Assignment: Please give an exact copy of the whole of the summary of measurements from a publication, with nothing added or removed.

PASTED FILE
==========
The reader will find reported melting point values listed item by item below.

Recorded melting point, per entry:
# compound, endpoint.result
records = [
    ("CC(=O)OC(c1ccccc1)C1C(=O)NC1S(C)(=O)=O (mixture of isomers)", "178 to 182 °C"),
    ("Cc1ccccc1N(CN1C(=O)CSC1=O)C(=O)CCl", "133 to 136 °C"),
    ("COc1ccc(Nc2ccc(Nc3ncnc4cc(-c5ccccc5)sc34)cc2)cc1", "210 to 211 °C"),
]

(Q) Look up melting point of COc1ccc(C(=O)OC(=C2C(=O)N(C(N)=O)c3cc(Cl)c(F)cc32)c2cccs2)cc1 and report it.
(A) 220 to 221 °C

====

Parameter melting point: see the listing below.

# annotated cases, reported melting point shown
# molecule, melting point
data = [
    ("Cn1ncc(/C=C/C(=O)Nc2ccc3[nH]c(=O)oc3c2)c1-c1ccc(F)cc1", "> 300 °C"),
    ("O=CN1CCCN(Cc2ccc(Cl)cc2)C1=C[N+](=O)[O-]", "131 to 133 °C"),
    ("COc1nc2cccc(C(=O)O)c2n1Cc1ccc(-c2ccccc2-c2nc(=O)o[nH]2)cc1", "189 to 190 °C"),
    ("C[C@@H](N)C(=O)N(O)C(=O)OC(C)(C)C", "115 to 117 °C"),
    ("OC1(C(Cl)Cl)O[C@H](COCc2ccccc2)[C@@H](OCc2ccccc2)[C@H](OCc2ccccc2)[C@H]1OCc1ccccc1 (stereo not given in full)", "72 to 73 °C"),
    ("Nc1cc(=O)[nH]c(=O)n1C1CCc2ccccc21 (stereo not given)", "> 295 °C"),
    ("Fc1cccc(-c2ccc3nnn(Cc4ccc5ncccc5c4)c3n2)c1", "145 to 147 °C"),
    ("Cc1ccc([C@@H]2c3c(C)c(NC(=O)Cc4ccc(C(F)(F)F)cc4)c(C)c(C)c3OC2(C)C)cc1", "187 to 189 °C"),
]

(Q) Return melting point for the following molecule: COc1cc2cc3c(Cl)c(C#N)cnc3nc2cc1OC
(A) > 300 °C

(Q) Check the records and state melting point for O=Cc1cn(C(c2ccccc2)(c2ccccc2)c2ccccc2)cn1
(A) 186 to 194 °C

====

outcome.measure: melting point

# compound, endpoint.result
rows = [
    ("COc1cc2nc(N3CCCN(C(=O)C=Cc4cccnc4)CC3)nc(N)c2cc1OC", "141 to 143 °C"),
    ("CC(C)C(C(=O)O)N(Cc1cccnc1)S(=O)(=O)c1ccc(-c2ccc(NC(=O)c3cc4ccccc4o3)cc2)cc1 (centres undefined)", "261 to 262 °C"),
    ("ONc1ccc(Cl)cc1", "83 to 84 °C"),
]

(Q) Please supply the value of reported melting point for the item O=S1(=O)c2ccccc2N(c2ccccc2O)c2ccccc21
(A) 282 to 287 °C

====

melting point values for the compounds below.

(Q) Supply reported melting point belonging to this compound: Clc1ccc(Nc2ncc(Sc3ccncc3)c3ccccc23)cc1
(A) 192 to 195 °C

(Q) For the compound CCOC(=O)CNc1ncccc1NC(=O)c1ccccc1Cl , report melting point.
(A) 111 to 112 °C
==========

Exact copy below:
The reader will find reported melting point values listed item by item below.

Recorded melting point, per entry:
# compound, endpoint.result
records = [
    ("CC(=O)OC(c1ccccc1)C1C(=O)NC1S(C)(=O)=O (mixture of isomers)", "178 to 182 °C"),
    ("Cc1ccccc1N(CN1C(=O)CSC1=O)C(=O)CCl", "133 to 136 °C"),
    ("COc1ccc(Nc2ccc(Nc3ncnc4cc(-c5ccccc5)sc34)cc2)cc1", "210 to 211 °C"),
]

(Q) Look up melting point of COc1ccc(C(=O)OC(=C2C(=O)N(C(N)=O)c3cc(Cl)c(F)cc32)c2cccs2)cc1 and report it.
(A) 220 to 221 °C

====

Parameter melting point: see the listing below.

# annotated cases, reported melting point shown
# molecule, melting point
data = [
    ("Cn1ncc(/C=C/C(=O)Nc2ccc3[nH]c(=O)oc3c2)c1-c1ccc(F)cc1", "> 300 °C"),
    ("O=CN1CCCN(Cc2ccc(Cl)cc2)C1=C[N+](=O)[O-]", "131 to 133 °C"),
    ("COc1nc2cccc(C(=O)O)c2n1Cc1ccc(-c2ccccc2-c2nc(=O)o[nH]2)cc1", "189 to 190 °C"),
    ("C[C@@H](N)C(=O)N(O)C(=O)OC(C)(C)C", "115 to 117 °C"),
    ("OC1(C(Cl)Cl)O[C@H](COCc2ccccc2)[C@@H](OCc2ccccc2)[C@H](OCc2ccccc2)[C@H]1OCc1ccccc1 (stereo not given in full)", "72 to 73 °C"),
    ("Nc1cc(=O)[nH]c(=O)n1C1CCc2ccccc21 (stereo not given)", "> 295 °C"),
    ("Fc1cccc(-c2ccc3nnn(Cc4ccc5ncccc5c4)c3n2)c1", "145 to 147 °C"),
    ("Cc1ccc([C@@H]2c3c(C)c(NC(=O)Cc4ccc(C(F)(F)F)cc4)c(C)c(C)c3OC2(C)C)cc1", "187 to 189 °C"),
]

(Q) Return melting point for the following molecule: COc1cc2cc3c(Cl)c(C#N)cnc3nc2cc1OC
(A) > 300 °C

(Q) Check the records and state melting point for O=Cc1cn(C(c2ccccc2)(c2ccccc2)c2ccccc2)cn1
(A) 186 to 194 °C

====

outcome.measure: melting point

# compound, endpoint.result
rows = [
    ("COc1cc2nc(N3CCCN(C(=O)C=Cc4cccnc4)CC3)nc(N)c2cc1OC", "141 to 143 °C"),
    ("CC(C)C(C(=O)O)N(Cc1cccnc1)S(=O)(=O)c1ccc(-c2ccc(NC(=O)c3cc4ccccc4o3)cc2)cc1 (centres undefined)", "261 to 262 °C"),
    ("ONc1ccc(Cl)cc1", "83 to 84 °C"),
]

(Q) Please supply the value of reported melting point for the item O=S1(=O)c2ccccc2N(c2ccccc2O)c2ccccc21
(A) 282 to 287 °C

====

melting point values for the compounds below.

(Q) Supply reported melting point belonging to this compound: Clc1ccc(Nc2ncc(Sc3ccncc3)c3ccccc23)cc1
(A) 192 to 195 °C

(Q) For the compound CCOC(=O)CNc1ncccc1NC(=O)c1ccccc1Cl , report melting point.
(A) 111 to 112 °C